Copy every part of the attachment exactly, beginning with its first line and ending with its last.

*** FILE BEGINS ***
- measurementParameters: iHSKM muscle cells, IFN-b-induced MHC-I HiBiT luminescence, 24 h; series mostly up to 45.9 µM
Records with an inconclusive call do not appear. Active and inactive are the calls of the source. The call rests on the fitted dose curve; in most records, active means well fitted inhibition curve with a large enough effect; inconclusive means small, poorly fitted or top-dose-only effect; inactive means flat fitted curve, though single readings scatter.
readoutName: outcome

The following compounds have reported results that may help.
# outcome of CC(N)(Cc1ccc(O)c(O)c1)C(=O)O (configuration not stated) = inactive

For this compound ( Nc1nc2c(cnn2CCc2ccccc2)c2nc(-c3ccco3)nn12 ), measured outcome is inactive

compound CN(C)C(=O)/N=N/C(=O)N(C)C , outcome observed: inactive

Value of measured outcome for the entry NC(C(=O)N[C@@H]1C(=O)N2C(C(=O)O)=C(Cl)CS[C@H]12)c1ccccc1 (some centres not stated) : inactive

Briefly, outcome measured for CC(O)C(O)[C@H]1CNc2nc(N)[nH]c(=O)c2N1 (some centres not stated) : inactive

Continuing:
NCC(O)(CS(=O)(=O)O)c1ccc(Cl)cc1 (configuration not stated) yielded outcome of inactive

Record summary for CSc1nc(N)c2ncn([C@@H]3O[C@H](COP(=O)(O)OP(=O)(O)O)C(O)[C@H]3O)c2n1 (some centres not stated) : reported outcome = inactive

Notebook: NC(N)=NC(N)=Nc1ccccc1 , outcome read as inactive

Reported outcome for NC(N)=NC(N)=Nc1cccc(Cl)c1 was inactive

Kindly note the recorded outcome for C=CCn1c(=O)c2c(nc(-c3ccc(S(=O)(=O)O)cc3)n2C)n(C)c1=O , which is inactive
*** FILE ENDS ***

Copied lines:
- measurementParameters: iHSKM muscle cells, IFN-b-induced MHC-I HiBiT luminescence, 24 h; series mostly up to 45.9 µM
Records with an inconclusive call do not appear. Active and inactive are the calls of the source. The call rests on the fitted dose curve; in most records, active means well fitted inhibition curve with a large enough effect; inconclusive means small, poorly fitted or top-dose-only effect; inactive means flat fitted curve, though single readings scatter.
readoutName: outcome

The following compounds have reported results that may help.
# outcome of CC(N)(Cc1ccc(O)c(O)c1)C(=O)O (configuration not stated) = inactive

For this compound ( Nc1nc2c(cnn2CCc2ccccc2)c2nc(-c3ccco3)nn12 ), measured outcome is inactive

compound CN(C)C(=O)/N=N/C(=O)N(C)C , outcome observed: inactive

Value of measured outcome for the entry NC(C(=O)N[C@@H]1C(=O)N2C(C(=O)O)=C(Cl)CS[C@H]12)c1ccccc1 (some centres not stated) : inactive

Briefly, outcome measured for CC(O)C(O)[C@H]1CNc2nc(N)[nH]c(=O)c2N1 (some centres not stated) : inactive

Continuing:
NCC(O)(CS(=O)(=O)O)c1ccc(Cl)cc1 (configuration not stated) yielded outcome of inactive

Record summary for CSc1nc(N)c2ncn([C@@H]3O[C@H](COP(=O)(O)OP(=O)(O)O)C(O)[C@H]3O)c2n1 (some centres not stated) : reported outcome = inactive

Notebook: NC(N)=NC(N)=Nc1ccccc1 , outcome read as inactive

Reported outcome for NC(N)=NC(N)=Nc1cccc(Cl)c1 was inactive

Kindly note the recorded outcome for C=CCn1c(=O)c2c(nc(-c3ccc(S(=O)(=O)O)cc3)n2C)n(C)c1=O , which is inactive